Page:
I have posted an article about silent home-made airbrush compressor before. It was a free translation of article I have found at one of the resources from eastern Europe I use. Then I decided to build (diy air compressor) myself and since I have found few tips to make this compressor more comfortable to use with less maintenance effort.
Here is the schema:
As you noticed this does not include the electric drawing as it is exactly the same as in my earlier post. On top of that I’ve added a pressure switch which needs its own power cord.
So how does it work?
The air from fridge compressor is pumped to receiver (tank). To keep the air clean I’ve used air filter (petrol filter) on the input of the compressor.
Tank (receiver) works as capacitor (collecting the air) and we can use any empty gas tank or fire extinguisher that can hold the pressure around 100 psi. Some people are using 2L or 5L plastic bottles which I wouldn’t recommend as it can’t hold that pressure. Here is the tank I have used.
When we consider the pressure in the tank, the air is as well pressing in reverse on compressor with that pressure and this can cause the compressor to overheat or even destroy it after some time. So I recommend to use check valve (non-return/one-way valve) between compressor and receiver.
Check valve allows air to flow only one way.
Do not forget what I mentioned in my earlier article about compressor that fridge compressor use to spit some oil on its output, and I’ve recommended to use transparent tank that you could see all the spat oil in it and from time to time empty it. Here we go further by using oil-humidity collector-reducer (professionally called Air Filter / Regulator / gauge – Ampro AR2654 3/8-Inch Air Filter, Regulator) before the check valve, that means there will be no need to empty the receiver :).
Very useful part is a manometer on your tank. You can watch the pressure inside while configuring the air pressure switch.
Automatic Pressure switch
A really scary word for someone who builds his own compressor. Don’t worry there is nothing scary about it. Setting it up is also very easy.
Simple explanation of its function:
It will switch compressor off when we get maximum pressure in the tank and then switch it back on when pressure gets down to the minimum level. On the schema it is connected between tank and check valve because we have to set it up according to pressure from the tank. Technology is very simple and genius at the same time. The compressor is connected to electricity through this switch. When there is no pressure the circuit is closed and compressor is switched on pumping the air into tank. But when pressure is raising up pressure switch gets to a certain point when the pressure gets to the maximum and the circuit and compressor goes off. While we’re working the tank is loosing the air and at one moment the pressure is too low to keep the circuit of pressure switch opened so compressor will go back on again; so your compressor works less with better efficiency and it won’t overheat and hopefully will live longer.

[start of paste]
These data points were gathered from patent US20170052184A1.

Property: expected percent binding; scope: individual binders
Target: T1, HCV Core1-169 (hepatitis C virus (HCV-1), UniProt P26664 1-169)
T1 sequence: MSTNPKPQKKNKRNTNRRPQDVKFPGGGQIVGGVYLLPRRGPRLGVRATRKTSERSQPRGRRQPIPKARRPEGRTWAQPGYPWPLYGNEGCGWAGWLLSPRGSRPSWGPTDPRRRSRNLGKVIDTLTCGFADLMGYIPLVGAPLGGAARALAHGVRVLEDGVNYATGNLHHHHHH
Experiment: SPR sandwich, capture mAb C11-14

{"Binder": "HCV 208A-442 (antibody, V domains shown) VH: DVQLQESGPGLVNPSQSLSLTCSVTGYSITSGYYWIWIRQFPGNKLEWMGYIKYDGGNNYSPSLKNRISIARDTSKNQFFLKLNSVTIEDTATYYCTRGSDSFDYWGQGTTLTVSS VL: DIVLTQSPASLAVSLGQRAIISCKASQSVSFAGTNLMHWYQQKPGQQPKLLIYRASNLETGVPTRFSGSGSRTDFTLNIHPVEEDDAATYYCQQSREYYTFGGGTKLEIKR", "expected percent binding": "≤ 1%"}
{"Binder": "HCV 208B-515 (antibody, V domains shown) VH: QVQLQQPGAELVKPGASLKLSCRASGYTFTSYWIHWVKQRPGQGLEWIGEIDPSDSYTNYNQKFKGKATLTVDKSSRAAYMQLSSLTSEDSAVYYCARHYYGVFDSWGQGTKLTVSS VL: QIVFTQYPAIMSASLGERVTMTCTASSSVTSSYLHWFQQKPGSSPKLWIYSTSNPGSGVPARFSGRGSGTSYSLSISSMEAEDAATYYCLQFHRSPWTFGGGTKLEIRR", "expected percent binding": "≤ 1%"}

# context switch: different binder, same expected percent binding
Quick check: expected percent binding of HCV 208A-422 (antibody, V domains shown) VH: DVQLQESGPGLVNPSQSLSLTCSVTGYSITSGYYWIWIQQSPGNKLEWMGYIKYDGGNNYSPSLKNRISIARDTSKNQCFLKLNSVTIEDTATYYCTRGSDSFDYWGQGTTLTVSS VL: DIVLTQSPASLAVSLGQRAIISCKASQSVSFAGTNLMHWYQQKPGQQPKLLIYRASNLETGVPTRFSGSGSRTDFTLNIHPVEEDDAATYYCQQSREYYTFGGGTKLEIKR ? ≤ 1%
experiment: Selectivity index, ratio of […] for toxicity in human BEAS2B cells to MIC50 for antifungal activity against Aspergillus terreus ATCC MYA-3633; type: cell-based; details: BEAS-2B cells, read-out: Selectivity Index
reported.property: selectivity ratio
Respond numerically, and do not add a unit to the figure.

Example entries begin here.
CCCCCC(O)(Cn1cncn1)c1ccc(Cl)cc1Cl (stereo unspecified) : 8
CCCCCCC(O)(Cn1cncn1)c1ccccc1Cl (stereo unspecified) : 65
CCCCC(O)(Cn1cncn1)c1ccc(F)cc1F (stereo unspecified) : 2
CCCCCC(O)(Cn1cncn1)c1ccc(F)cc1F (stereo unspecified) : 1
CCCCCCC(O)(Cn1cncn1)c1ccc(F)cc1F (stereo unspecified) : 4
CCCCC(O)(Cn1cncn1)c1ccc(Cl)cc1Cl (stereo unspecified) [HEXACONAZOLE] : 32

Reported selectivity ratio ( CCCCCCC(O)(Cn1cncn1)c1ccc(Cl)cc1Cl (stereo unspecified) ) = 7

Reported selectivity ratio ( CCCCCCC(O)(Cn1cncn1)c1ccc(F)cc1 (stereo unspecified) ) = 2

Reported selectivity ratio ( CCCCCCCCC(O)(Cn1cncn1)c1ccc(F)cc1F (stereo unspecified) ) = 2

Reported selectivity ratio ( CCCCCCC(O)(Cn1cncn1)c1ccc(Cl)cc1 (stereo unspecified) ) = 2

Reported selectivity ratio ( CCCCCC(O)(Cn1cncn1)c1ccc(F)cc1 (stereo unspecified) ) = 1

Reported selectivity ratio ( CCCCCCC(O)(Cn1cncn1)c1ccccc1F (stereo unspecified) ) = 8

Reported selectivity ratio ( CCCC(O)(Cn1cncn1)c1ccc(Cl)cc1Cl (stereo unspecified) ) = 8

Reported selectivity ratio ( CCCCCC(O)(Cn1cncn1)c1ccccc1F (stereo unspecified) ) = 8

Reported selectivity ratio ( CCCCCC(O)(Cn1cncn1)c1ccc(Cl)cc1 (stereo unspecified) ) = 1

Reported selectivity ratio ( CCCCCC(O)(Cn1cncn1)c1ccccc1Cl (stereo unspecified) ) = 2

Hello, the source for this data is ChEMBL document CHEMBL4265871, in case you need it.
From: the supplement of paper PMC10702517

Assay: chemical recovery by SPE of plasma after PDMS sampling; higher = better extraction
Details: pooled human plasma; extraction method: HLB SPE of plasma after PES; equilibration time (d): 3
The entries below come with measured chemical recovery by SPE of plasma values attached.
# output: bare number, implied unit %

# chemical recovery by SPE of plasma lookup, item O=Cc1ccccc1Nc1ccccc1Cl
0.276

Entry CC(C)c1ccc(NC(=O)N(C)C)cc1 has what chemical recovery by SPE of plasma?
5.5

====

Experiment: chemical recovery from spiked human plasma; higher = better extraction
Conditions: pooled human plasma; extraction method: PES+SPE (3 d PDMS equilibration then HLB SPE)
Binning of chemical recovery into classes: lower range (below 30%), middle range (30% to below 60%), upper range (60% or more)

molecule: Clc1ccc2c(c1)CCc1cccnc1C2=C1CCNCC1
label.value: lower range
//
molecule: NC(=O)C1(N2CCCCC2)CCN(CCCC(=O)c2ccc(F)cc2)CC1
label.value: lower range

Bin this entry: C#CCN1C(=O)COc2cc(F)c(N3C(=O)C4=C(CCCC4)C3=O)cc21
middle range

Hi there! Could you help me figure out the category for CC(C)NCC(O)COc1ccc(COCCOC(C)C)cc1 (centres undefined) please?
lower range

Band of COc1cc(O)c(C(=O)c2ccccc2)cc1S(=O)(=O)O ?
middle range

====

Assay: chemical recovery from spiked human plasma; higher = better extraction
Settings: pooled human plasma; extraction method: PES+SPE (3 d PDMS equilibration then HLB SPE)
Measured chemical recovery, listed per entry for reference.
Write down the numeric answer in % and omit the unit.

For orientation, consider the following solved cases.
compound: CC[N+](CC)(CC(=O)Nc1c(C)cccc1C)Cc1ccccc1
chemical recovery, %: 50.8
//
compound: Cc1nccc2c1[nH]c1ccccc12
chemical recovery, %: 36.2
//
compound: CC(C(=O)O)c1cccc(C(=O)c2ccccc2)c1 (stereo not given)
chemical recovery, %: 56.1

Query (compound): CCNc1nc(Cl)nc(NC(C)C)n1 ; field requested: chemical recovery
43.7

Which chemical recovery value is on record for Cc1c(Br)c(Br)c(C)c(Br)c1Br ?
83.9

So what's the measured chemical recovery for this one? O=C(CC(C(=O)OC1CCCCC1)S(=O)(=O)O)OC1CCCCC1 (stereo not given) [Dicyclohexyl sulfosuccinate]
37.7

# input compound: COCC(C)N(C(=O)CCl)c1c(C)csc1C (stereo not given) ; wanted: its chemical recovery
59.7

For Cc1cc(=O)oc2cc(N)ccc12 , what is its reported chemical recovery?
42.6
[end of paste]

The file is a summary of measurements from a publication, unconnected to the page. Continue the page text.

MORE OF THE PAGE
The pressure switch is very useful thing because it saves not only our compressor but reduces our electricity bills as well (Air Pressure Switch for Single-Stage and Dual-Stage Air Compressor – 1/4in).
How to set-up the pressure switch?
This switch has two threads under the hood. All you have to do is to set the position of screw females to set the maximum and minimum level of the pressure. First turn on the compressor and notice the pressure on manometer when it goes off; after that, loose some air to notice the pressure when it goes back on. Now pick one of the threads and screw the female screw halfway in. Turn it on and watch the pressure again for both positions.
What we have to find that is which particular thread is responsible for switching it on / off.
Update: just added more detailed instruction on “How to Set Up The Air Pressure Switch“
That is all from theory. Let’s do some manual work. I won’t write about building process, you can read it here because it is similar except for few things that are not really important. All depends on your skills.
Here is some of the stuff I have used.
As case I’ve used an old speaker box.
And some pictures of final product “Silent almost maintenance free airbrush compressor”. I hope that not only airbrushists will enjoy this post…
I didn’t even finish the case. I wanted to put a grill or net on both sides to keep it practically opened for good air flow. For now the cooling is fine as it is still opened :). It is working fine and the most important thing – it makes noise like fridge (almost unnoticeable).
When I come across something better be sure I’ll post it here.
made by Ing. Alexander Voronko, PhD.